Sometimes proposals will be ‘backward compatible’ in that the software update will still be compatible with the legacy system. This is referred to as a soft fork. A hard fork goes one step further and is a software update that introduces a new rule which isn’t compatible with the legacy network. The chain of validated blocks therefore ‘forks’ into two. Sometimes there will be enough computational power to support both chains (for example the bitcoin and bitcoin cash split), whilst other times only one chain will survive (for example the Ethereum network's ‘Byzantium’ upgrade).

In short, a fork occurs because of an update to the software. Sometimes this will be a technological upgrade which the whole community agrees on, other times it will come from two different and competing ideologies. In the latter case there is a sufficient consensus to upgrade the protocol, but not enough to simply pick one direction. Both result in hard forks, however, a hard fork doesn’t necessarily mean ‘two coins’.

What does a blockchain hard fork mean for price action?

The most important thing to remember is a hard fork isn’t the same as a stock split. Some people refer to it as this because it’s an easy concept to get your head around, and one that many people already understand. But if you think of it this way then you may be surprised with any price action over a cryptocurrency fork.

When a company performs a stock split it is specifically breaking up the business (and therefore the business value) into two forms of shares. This splits liquid and illiquid assets of a business, as well as things such as revenue stream and projected earnings over two separate companies or listed shares. If a company is worth £100m and it splits 10% of its business via a stock split, you’ll expect to see a new company worth £10m, with the existing company now worth £90m (assuming each part of the business, projections, revenue etc. are equal). The stock price of each, all other things being equal, should reflect this as well.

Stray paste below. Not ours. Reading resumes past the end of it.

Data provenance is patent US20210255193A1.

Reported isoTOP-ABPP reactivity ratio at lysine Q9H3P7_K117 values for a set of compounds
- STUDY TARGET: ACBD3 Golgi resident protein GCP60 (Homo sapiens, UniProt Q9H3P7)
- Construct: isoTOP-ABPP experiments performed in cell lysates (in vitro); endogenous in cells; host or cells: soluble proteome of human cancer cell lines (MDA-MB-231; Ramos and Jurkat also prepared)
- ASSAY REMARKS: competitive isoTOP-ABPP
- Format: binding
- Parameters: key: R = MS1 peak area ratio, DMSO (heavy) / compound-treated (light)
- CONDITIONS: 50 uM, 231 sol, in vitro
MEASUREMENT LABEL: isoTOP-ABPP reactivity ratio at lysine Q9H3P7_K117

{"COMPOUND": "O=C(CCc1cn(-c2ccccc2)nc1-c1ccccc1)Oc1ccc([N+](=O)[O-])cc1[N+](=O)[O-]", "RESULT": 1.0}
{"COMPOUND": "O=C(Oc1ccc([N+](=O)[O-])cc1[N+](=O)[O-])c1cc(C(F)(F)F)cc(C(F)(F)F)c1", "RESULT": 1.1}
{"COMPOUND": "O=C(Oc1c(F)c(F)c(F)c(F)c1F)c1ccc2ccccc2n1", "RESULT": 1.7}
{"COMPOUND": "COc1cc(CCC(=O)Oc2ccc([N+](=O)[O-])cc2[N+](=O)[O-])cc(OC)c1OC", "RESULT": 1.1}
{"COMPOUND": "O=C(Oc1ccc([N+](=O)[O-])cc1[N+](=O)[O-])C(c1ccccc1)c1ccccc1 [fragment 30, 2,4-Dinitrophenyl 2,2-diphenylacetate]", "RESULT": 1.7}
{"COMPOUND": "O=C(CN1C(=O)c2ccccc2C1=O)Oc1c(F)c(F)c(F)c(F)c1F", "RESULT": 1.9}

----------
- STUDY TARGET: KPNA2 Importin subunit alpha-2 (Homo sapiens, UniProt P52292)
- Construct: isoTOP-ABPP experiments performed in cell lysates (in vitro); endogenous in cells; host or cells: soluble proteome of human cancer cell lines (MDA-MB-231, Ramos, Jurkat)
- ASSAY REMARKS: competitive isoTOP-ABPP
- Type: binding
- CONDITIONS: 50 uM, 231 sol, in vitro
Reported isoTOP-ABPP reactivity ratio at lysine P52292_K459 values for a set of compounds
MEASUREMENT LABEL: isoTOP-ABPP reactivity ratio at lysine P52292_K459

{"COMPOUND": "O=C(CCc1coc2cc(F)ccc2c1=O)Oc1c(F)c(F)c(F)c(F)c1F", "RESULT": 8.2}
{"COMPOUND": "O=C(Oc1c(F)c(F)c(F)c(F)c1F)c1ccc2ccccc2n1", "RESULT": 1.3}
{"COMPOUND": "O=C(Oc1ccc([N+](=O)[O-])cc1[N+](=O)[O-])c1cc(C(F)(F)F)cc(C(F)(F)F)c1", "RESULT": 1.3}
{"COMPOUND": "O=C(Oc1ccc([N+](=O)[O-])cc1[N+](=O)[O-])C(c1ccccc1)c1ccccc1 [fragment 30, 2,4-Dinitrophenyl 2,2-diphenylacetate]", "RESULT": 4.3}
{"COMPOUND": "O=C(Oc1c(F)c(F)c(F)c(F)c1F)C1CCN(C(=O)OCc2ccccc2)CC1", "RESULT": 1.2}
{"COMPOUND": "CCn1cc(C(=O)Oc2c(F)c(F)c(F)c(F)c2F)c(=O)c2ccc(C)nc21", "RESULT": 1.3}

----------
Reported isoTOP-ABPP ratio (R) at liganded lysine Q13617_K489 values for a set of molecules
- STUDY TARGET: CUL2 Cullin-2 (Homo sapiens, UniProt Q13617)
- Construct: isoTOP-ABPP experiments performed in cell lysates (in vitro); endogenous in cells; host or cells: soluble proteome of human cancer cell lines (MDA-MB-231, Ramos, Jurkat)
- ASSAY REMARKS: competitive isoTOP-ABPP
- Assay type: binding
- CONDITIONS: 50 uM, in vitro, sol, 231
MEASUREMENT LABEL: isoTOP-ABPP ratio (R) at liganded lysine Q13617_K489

A blockchain fork wouldn’t fall under the same rules. Value from cryptocurrencies comes from a speculative expectation of utility and wider adoption at some point in the future, so when there is a split you can’t expect each chains price action to neutralise the price. For example if bitcoin was trading at $4000 and the chain split to give a new coin that the market priced at $500, you’re not necessarily going to see the original chain suddenly priced at $3500.

Leading into a fork does generally create a volatile market with significant price action. As with all things it’s the uncertainty which usually causes this. Will the new upgrade work? Will the benefits such as lower fees, faster transactions and increased decentralisation be evident? Shall I get into the original crypto before the fork so I have both coins afterwards? Shall I buy/sell immediately before/after the fork?

Trading over a cryptocurrency hard fork

It’s important to review any trading plan you have when you trade cryptocurrencies or the underlying technology is heading into a hard fork. You can expect high volatility and price action so it’s important to have any understanding of general daily movements and market swings. Review risk management and set your stops accordingly, and keep an eye on the news (twitter is great for crypto news) to keep up to date on any potential changes to the wider crypto landscape.